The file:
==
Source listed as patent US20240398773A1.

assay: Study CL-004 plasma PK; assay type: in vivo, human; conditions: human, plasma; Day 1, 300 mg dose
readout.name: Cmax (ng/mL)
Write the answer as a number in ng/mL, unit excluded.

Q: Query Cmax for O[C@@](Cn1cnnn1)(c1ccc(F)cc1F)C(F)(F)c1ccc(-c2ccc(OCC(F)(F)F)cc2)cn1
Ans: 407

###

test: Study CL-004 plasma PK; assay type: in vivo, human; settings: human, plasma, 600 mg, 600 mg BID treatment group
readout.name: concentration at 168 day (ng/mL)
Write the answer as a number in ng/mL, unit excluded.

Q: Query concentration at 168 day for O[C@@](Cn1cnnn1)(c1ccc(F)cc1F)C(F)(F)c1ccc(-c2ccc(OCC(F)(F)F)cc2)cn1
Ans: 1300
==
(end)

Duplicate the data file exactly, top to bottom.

Source listed as patent US20240398773A1.

assay: Study CL-004 plasma PK; assay type: in vivo, human; conditions: human, plasma; Day 1, 300 mg dose
readout.name: Cmax (ng/mL)
Write the answer as a number in ng/mL, unit excluded.

Q: Query Cmax for O[C@@](Cn1cnnn1)(c1ccc(F)cc1F)C(F)(F)c1ccc(-c2ccc(OCC(F)(F)F)cc2)cn1
Ans: 407

###

test: Study CL-004 plasma PK; assay type: in vivo, human; settings: human, plasma, 600 mg, 600 mg BID treatment group
readout.name: concentration at 168 day (ng/mL)
Write the answer as a number in ng/mL, unit excluded.

Q: Query concentration at 168 day for O[C@@](Cn1cnnn1)(c1ccc(F)cc1F)C(F)(F)c1ccc(-c2ccc(OCC(F)(F)F)cc2)cn1
Ans: 1300